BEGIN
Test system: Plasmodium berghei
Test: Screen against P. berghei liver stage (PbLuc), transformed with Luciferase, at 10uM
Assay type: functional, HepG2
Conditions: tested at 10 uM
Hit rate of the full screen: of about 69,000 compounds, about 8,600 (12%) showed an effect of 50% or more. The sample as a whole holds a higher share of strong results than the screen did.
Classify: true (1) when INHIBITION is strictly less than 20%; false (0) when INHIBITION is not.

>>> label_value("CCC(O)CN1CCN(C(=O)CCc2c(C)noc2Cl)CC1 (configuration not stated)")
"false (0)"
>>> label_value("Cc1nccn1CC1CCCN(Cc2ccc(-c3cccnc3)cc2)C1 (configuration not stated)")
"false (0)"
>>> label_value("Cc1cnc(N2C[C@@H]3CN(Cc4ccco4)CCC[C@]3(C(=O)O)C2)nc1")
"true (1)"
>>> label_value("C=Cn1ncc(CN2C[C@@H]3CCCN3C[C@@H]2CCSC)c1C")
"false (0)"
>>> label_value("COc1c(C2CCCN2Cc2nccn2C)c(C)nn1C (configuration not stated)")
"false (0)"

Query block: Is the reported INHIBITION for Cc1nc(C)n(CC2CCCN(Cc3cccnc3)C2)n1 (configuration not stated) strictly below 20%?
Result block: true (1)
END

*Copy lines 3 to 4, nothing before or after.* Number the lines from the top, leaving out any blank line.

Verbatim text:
Assay type: functional, HepG2
Conditions: tested at 10 uM